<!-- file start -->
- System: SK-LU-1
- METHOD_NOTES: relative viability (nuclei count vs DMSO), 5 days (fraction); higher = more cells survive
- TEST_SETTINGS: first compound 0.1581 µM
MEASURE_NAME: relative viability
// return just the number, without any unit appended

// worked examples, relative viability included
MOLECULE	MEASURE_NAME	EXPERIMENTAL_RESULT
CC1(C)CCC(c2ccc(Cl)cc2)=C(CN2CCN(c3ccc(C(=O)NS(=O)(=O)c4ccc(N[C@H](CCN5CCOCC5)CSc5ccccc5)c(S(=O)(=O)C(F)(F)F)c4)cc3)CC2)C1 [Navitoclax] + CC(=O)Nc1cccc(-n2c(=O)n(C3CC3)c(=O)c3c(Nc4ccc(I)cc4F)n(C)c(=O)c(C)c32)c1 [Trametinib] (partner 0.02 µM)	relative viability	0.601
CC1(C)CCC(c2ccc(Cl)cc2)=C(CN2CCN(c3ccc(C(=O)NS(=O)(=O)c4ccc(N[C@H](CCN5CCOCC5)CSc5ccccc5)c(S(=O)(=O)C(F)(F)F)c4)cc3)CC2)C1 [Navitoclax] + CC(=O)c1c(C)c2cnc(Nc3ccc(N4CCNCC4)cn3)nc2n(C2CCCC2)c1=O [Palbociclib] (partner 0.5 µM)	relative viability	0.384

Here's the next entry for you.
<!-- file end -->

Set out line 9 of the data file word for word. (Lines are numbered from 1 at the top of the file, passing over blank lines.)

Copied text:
CC1(C)CCC(c2ccc(Cl)cc2)=C(CN2CCN(c3ccc(C(=O)NS(=O)(=O)c4ccc(N[C@H](CCN5CCOCC5)CSc5ccccc5)c(S(=O)(=O)C(F)(F)F)c4)cc3)CC2)C1 [Navitoclax] + CC(=O)c1c(C)c2cnc(Nc3ccc(N4CCNCC4)cn3)nc2n(C2CCCC2)c1=O [Palbociclib] (partner 0.5 µM)	relative viability	0.384